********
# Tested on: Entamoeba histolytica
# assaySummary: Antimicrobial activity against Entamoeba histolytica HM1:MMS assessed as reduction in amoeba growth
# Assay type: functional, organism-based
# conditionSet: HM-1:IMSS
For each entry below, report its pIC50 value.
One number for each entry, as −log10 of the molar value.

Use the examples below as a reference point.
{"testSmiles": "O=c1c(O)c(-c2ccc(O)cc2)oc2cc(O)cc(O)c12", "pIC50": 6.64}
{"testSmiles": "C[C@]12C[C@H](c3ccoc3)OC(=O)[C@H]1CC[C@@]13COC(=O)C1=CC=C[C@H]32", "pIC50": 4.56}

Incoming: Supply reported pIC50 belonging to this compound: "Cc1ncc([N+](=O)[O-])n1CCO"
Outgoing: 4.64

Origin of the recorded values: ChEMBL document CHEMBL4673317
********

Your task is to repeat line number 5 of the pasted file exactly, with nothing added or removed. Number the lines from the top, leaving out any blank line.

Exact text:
For each entry below, report its pIC50 value.